5. SAN DIEGO MAYOR

Don’t blame me: Every day, an interesting twist to the sexual harassment scandal involving the San Diego mayor. Bob Filner wanted the city to pay his legal fees in the suit filed by his former spokeswoman. The city said no. Buy hey! I never had sexual harassment training as mayor, he says in a letter sent to the San Diego city council by his lawyer. That means you should be the hook for the court costs should we lose the case, he says. As a side note, the lawyer also says that Filner never had such training while he was in Congress for nearly 20 years.

Those are your five biggies for the day. Here are a couple of others that are brewing and have the Internet buzzing.

- Michael Vick forgives him: Riley Cooper swears that it’s not like him to use the N-word. But there he was on videotape, using it during a verbal altercation with a security guard at a concert. The video was shot in June and posted to a blog that covers the Philadelphia Eagles, the team Cooper plays for. Michael Vick knows a little about being in trouble and he says he and other teammates are cool with Cooper’s apology.

- A little time off: He's been called "America's scariest police chief" and "Patriot police chief." But what you won't be calling him is Gilberton's police chief - at least for the next 30 days. Mark Kessler, top cop in the Pennsylvania town, has been taken off the beat for a month for using government property to make pro-gun videos. The controversial chief thinks it’s a conspiracy and thinks the borough council is out to fire him.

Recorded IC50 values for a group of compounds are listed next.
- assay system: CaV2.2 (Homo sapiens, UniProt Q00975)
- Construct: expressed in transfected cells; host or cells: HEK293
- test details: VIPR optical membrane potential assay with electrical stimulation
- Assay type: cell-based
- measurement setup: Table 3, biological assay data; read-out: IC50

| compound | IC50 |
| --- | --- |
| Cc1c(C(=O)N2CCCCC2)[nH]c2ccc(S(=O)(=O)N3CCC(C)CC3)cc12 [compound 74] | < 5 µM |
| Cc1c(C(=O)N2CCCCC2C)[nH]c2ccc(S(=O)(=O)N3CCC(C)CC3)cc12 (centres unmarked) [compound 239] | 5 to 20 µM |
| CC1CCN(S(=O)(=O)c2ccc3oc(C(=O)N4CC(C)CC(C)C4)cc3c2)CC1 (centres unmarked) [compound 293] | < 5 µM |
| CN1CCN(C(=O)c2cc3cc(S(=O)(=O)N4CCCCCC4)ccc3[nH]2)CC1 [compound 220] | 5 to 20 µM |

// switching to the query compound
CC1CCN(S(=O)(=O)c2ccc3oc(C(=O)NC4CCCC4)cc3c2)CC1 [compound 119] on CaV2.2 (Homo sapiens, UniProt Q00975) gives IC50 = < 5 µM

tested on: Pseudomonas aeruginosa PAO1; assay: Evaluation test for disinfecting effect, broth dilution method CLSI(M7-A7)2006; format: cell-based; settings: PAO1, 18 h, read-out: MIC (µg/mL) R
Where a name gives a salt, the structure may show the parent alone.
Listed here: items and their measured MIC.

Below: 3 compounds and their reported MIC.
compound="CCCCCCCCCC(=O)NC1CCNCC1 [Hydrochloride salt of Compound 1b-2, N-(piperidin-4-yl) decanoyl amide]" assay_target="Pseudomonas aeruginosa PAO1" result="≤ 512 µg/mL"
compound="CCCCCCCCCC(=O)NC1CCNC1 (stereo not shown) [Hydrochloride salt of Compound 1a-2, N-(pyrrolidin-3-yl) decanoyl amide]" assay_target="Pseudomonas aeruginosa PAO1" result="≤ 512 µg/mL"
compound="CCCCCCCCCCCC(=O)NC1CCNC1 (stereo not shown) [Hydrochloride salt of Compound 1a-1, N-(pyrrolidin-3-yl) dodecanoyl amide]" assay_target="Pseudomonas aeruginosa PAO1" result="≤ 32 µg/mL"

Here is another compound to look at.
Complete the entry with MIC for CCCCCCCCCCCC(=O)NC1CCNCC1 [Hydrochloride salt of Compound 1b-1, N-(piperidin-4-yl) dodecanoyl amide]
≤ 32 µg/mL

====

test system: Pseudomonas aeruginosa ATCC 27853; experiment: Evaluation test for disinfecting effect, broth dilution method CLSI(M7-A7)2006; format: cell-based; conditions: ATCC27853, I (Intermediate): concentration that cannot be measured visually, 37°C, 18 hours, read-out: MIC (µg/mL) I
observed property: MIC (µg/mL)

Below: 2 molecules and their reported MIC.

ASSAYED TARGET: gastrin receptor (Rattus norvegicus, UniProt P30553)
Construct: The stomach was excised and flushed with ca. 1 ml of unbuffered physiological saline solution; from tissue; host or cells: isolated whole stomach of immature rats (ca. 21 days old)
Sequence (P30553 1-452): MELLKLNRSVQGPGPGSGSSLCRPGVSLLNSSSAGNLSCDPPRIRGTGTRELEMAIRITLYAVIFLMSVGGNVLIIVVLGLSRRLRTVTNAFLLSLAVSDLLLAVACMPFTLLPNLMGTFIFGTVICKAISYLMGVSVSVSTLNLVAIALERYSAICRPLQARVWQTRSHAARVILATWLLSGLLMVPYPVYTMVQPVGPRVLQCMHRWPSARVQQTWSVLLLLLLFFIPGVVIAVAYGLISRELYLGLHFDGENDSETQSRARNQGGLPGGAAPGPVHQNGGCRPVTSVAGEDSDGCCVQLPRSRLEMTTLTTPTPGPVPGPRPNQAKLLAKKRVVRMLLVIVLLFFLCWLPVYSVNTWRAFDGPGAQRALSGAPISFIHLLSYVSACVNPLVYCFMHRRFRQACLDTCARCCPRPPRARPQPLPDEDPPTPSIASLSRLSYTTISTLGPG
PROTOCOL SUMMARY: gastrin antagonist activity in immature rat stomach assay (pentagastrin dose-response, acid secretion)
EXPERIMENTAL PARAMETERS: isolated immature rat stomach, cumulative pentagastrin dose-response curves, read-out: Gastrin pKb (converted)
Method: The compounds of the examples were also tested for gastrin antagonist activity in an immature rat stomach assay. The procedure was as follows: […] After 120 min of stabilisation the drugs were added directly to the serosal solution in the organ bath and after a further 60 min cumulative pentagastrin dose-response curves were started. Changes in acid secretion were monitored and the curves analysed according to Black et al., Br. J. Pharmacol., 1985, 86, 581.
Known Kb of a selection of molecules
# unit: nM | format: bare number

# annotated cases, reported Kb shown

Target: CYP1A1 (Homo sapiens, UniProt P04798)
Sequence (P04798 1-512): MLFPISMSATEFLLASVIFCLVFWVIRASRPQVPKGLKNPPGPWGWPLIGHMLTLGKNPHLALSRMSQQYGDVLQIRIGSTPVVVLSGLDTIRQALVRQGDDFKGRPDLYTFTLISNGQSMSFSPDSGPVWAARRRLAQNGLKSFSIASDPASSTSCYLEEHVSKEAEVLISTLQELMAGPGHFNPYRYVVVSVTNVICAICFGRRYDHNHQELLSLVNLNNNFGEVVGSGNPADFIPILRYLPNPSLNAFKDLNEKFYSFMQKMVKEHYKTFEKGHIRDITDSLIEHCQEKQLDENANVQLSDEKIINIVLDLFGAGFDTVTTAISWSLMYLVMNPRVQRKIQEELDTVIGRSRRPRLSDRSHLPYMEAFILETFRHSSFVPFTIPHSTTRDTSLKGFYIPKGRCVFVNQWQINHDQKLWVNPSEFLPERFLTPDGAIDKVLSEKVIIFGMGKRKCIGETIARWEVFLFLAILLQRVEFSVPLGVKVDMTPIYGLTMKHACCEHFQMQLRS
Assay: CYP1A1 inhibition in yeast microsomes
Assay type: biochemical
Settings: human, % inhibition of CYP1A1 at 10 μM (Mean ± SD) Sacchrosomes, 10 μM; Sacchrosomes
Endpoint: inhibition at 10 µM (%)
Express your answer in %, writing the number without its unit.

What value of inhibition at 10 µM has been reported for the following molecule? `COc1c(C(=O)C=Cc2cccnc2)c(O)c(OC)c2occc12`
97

"HEY BOXER, MALLOY , HANNON, YOU'RE COWARDS, YOU'RE HACKS, YOU PRETEND TO UPHOLD THE CONSTITUTION,YOU SICKEN ME !" - Kessler on his website after the meeting

- Speaking of guns: Two things: George Zimmerman is in Texas and he has a gun. He was recently stopped for driving too fast in the Lone Star state. When a police officer came up to his truck, Zimmerman explained to the officer that he had a gun in the glove compartment. Interesting news, considering the gun Zimmerman used when he shot and killed Trayvon Martin is in an evidence locker right now.

- I guess I’ll just resign then: Daytona Beach Sgt. Penny Dane accused another officer of sexual harassment and internal affair detectives said, “OK, we need to get your laptop and desk computer then.” Bad move on her part, because there were hundreds of photos that were “extremely pornographic in nature” to quote the police chief. And they didn’t have anything to do with the other officer. Police say she was posting the nude shots – some taken in her uniform – to a virtual sex club. Officer Dane is now looking for another job. And the sexual harassment claim? It was dropped.

- Parking lot revenge: Really, dude? You have to park over the line just because you don’t want someone to scratch your fancy car? You made one mistake, however, so let’s see you get in your car now.

Oh, check out where the guy parked the next day.

There you go. All you need to know to get an early start to your morning.

Be sure to tune in to "New Day," from 6 to 9 a.m. ET, join us at CNN.com/NewDay and go and have a GREAT NEW DAY